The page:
I don’t think there will be a giant event that causes things to get worse in the USA, it will likely be a slow, gradual decline. I mean real wages are around where they were in 1999. That’s 14 years of stagnation already, with probably another 5-10 to go. You won’t crash, everyone will just power on past you and living standards for Americans will drop relative to countries around them, especially Asian ones. Asia has its problems but is now well resourced, America isn’t.

    For the longest time I got all doom and gloom about this. I mean America is closely linked to Australia! The same sort of thing is happening in Australia – a diminished middle class, a lazy bloated government and over 70% of people in Australia are on some kind of social benefit. We’re at the point where 4 generations back to back have lived on welfare and not worked. That can’t last.

    I think Aaron is right – You can’t really change external circumstances, but what you can change how you approach the situation. Diversify, have a bit here, a bit there, a backup plan, but honestly, the sky isn’t falling. It’s not as though the beautiful buildings, the parks, the nice stuff America has will vanish. The media would have you believe that. Sure there will be ups and downs, but if you take a look at most long-term periods in history, say 30-50 year windows – things are generally always better than they were back then.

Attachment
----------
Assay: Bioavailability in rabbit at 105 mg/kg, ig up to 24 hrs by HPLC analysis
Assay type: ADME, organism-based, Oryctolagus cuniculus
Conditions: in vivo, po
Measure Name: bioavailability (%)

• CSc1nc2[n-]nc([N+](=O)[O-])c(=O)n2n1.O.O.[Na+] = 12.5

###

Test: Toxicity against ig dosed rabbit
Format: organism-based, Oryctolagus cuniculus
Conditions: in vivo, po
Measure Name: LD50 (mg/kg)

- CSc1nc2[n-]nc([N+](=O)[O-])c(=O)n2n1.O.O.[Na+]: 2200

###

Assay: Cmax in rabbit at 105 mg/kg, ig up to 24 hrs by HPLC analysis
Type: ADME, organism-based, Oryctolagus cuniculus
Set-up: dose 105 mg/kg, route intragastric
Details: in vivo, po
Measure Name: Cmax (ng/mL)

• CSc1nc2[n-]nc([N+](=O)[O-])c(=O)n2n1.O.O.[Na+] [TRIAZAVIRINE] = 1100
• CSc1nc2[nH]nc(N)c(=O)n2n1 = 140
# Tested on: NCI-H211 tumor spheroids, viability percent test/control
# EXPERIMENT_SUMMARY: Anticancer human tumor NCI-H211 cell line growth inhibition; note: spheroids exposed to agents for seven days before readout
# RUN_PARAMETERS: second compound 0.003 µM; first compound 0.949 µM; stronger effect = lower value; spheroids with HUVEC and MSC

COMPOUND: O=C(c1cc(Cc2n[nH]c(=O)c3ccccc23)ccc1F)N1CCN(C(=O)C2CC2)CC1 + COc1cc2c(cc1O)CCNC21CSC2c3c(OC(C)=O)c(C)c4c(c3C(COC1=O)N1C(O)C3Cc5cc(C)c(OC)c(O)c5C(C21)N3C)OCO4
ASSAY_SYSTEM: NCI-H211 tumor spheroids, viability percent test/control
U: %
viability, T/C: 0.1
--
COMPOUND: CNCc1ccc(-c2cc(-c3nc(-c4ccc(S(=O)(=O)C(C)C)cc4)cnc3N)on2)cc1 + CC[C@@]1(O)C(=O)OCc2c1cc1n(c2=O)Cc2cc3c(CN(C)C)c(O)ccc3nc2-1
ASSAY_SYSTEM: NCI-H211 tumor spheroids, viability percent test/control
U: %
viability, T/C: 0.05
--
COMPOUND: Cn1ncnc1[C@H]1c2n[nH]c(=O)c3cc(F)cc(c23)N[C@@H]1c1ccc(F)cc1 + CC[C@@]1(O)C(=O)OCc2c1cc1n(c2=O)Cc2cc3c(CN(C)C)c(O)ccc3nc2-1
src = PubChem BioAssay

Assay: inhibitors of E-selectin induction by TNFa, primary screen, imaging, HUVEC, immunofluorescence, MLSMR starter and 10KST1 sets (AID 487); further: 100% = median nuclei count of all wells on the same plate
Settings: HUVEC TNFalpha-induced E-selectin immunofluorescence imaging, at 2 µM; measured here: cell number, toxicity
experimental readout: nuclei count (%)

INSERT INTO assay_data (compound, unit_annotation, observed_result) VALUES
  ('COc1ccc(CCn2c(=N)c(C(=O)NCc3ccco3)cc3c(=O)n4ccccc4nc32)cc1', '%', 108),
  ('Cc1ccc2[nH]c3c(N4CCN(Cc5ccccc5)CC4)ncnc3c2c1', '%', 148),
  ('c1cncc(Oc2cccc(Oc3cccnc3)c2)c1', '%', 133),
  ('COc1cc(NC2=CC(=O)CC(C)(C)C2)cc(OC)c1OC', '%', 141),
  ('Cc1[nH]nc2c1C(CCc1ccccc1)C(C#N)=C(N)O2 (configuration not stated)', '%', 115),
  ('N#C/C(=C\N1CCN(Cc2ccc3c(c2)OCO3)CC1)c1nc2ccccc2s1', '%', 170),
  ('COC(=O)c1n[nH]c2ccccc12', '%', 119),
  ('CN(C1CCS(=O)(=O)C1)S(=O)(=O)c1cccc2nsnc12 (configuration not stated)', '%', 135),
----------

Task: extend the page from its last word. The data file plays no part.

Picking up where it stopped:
Be optimistic. Be thankful we have the Internet and the wonderful tools online to work for ourselves and give the finger to big companies with no morals. For the first time we can chuck the newspapers in the bin, turn off the loser TV stations and subscribe to real, unfiltered, unbiased information on Youtube from anyone, anytime. That’s incredible! We’ll be fine šŸ™‚

    • Sorry just noticed I called Andrew Aaron. Sorry Andrew!

  • I agree completely with Andrew, that is not my job to change what the majority voted for and wants for a system of government. It is however a very sad thing to watch transpire. In the U.S. a place that I have spent my life, and like you said, a place most people say these things will not happen here. It is difficult for me to adjust my thought but I am working on this.
    Great podcast and thanks, the info is very useful.

  • This guy is right on. I have been following info like this for years. I knew each time our stock market crashed before hand, because of the knowledge i had from people like Andrew. There is so much our government is doing that is pulling the wool over the sheep’s eyes. There is a great book on amazon called “disinformation” written by an expat from Russia I believe. A MUST READ! Great interview I could have listened for 2 more hours.